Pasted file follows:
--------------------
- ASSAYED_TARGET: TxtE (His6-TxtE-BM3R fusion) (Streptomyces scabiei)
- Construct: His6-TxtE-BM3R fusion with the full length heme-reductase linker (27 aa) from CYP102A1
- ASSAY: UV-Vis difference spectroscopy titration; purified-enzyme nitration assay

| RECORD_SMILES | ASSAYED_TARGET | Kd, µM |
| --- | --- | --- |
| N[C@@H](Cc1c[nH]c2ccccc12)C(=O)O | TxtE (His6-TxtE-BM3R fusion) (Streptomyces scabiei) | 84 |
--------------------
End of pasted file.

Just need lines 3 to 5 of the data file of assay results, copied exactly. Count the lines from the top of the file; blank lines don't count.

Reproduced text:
- ASSAY: UV-Vis difference spectroscopy titration; purified-enzyme nitration assay

| RECORD_SMILES | ASSAYED_TARGET | Kd, µM |
| --- | --- | --- |